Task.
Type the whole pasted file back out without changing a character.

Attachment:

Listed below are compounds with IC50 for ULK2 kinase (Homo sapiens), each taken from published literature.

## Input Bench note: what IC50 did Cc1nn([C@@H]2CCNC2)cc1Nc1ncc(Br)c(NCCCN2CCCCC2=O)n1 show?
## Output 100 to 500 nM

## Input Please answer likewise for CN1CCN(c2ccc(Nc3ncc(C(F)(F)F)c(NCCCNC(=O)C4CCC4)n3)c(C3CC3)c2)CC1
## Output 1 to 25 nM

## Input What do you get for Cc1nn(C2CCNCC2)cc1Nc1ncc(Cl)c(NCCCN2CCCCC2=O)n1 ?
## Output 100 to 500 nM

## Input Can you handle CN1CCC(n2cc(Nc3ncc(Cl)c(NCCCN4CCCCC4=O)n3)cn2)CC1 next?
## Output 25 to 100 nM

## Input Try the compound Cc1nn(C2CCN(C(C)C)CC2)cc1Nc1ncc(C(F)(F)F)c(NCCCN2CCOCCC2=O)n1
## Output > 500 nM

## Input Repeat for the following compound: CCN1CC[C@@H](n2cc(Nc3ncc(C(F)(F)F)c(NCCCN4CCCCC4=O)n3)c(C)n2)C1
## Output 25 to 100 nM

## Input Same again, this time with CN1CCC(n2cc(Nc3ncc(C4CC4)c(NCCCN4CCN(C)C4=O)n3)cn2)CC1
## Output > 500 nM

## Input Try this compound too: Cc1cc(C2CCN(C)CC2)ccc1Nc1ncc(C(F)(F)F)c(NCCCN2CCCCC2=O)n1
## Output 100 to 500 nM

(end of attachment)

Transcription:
Listed below are compounds with IC50 for ULK2 kinase (Homo sapiens), each taken from published literature.

## Input Bench note: what IC50 did Cc1nn([C@@H]2CCNC2)cc1Nc1ncc(Br)c(NCCCN2CCCCC2=O)n1 show?
## Output 100 to 500 nM

## Input Please answer likewise for CN1CCN(c2ccc(Nc3ncc(C(F)(F)F)c(NCCCNC(=O)C4CCC4)n3)c(C3CC3)c2)CC1
## Output 1 to 25 nM

## Input What do you get for Cc1nn(C2CCNCC2)cc1Nc1ncc(Cl)c(NCCCN2CCCCC2=O)n1 ?
## Output 100 to 500 nM

## Input Can you handle CN1CCC(n2cc(Nc3ncc(Cl)c(NCCCN4CCCCC4=O)n3)cn2)CC1 next?
## Output 25 to 100 nM

## Input Try the compound Cc1nn(C2CCN(C(C)C)CC2)cc1Nc1ncc(C(F)(F)F)c(NCCCN2CCOCCC2=O)n1
## Output > 500 nM

## Input Repeat for the following compound: CCN1CC[C@@H](n2cc(Nc3ncc(C(F)(F)F)c(NCCCN4CCCCC4=O)n3)c(C)n2)C1
## Output 25 to 100 nM

## Input Same again, this time with CN1CCC(n2cc(Nc3ncc(C4CC4)c(NCCCN4CCN(C)C4=O)n3)cn2)CC1
## Output > 500 nM

## Input Try this compound too: Cc1cc(C2CCN(C)CC2)ccc1Nc1ncc(C(F)(F)F)c(NCCCN2CCCCC2=O)n1
## Output 100 to 500 nM